The Sundance Film Festival is in full swing, with the days chock full of screenings and celebrity sightings (Ryan Reynolds, Kate Mara, and Josh Radnor, to name a few). I've been giving you recaps of the films I've been lucky enough to check out, and here's my take on yet another, Sympathy For Delicious.
- Who's behind it? Mark Ruffalo makes his directorial debut and stars in the film, with Orlando Bloom, Laura Linney, Juliette Lewis and Christopher Thornton rounding out the cast.
- What's it about? Thornton stars as Dean, a once-respected DJ (named "Delicious D") who has lost his way since becoming paralysed. Angry at the world and living out of his car, Dean's life takes a dramatic turn when he realises his mysterious ability to heal people of various ailments. His gift is at first exploited by a priest looking to raise money for the church, but Dean quickly learns that he can pocket the cash himself if he takes matters into his own hands.
So, is it any good?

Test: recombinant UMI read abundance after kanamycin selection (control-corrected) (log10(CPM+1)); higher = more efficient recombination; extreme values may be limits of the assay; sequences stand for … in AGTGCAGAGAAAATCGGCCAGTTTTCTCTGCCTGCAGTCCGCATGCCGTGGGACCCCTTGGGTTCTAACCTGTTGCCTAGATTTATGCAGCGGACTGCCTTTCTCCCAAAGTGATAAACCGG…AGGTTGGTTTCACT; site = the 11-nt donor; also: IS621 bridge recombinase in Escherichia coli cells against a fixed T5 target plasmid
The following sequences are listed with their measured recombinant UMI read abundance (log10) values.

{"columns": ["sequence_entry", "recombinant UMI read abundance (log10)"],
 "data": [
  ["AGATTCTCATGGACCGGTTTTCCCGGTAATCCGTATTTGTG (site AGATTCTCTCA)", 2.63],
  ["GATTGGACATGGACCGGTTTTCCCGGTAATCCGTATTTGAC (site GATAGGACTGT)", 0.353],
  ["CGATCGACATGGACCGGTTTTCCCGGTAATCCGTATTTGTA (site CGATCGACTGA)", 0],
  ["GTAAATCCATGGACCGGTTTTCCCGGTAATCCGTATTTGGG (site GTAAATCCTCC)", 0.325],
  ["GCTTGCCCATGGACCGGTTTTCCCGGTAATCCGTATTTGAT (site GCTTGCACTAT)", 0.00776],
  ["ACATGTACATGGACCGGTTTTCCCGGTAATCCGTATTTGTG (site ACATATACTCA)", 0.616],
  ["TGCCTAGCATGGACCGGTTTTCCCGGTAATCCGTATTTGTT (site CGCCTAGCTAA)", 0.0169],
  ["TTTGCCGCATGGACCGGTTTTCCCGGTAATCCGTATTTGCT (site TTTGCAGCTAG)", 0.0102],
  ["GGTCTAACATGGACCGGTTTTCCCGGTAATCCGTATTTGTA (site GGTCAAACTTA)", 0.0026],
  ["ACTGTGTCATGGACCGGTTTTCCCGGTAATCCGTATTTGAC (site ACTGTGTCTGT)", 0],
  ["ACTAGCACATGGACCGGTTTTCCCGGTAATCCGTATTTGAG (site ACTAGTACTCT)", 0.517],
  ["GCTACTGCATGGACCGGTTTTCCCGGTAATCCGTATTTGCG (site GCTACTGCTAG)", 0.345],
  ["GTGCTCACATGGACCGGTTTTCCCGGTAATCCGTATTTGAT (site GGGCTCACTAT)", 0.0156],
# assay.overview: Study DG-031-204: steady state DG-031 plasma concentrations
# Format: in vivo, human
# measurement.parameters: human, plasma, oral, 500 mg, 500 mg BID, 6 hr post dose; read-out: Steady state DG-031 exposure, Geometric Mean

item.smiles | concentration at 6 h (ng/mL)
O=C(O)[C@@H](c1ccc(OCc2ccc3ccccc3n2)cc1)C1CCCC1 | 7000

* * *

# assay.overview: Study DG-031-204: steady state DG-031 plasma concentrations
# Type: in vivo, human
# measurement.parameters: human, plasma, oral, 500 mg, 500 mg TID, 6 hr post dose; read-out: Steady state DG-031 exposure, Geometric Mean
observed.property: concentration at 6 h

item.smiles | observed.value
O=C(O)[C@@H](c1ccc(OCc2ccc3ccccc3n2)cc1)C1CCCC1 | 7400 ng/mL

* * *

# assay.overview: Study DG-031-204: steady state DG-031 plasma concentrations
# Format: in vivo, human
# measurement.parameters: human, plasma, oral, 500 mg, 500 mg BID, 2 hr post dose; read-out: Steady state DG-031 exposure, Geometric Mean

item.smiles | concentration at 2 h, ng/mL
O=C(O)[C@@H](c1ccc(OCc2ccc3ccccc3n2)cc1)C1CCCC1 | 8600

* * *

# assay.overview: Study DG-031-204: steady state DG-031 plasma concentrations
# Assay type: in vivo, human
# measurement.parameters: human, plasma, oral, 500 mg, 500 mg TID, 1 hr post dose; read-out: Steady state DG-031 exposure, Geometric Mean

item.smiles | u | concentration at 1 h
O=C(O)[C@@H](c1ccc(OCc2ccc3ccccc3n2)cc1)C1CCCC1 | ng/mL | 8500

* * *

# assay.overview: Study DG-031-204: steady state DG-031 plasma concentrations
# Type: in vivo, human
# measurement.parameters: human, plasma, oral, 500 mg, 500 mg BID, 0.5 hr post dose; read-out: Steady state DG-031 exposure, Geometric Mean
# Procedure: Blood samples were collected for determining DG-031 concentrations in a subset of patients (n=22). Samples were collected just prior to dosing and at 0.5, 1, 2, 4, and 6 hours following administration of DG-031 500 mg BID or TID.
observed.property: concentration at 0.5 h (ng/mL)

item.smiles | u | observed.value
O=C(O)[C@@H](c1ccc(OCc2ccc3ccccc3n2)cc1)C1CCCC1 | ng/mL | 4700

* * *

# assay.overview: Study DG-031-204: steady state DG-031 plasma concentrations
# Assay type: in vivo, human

- What did I think? I had high hopes for the film when I first heard about it, but there's not much to love about this one. The story line is contrived, and often boring. It's meant to be a tale of faith, peace and self-understanding, but the themes are too heavy-handed and lacking in emotional depth. Many of the players are one-dimensional caricatures, particularly Orlando Bloom as the incredibly cliched singer in a rock band. Thornton gives a convincing performance as cynical, frustrated Dean, but without any background on what Dean was like before his circumstances changed, it's hard to connect to him or even care about what happens to the character. Here's hoping that Ruffalo will try, try again—because his first attempt behind the camera doesn't quite succeed.